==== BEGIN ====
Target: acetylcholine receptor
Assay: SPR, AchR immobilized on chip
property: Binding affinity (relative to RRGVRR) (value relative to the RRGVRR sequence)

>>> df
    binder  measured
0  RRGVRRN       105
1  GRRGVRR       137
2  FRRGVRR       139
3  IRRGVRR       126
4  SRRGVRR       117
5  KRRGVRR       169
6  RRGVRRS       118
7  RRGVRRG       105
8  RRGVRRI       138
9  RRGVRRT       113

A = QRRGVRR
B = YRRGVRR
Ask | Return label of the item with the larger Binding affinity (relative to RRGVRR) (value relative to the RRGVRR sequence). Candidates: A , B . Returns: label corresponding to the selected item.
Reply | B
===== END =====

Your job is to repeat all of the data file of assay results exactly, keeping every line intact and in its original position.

Target: acetylcholine receptor
Assay: SPR, AchR immobilized on chip
property: Binding affinity (relative to RRGVRR) (value relative to the RRGVRR sequence)

>>> df
    binder  measured
0  RRGVRRN       105
1  GRRGVRR       137
2  FRRGVRR       139
3  IRRGVRR       126
4  SRRGVRR       117
5  KRRGVRR       169
6  RRGVRRS       118
7  RRGVRRG       105
8  RRGVRRI       138
9  RRGVRRT       113

A = QRRGVRR
B = YRRGVRR
Ask | Return label of the item with the larger Binding affinity (relative to RRGVRR) (value relative to the RRGVRR sequence). Candidates: A , B . Returns: label corresponding to the selected item.
Reply | B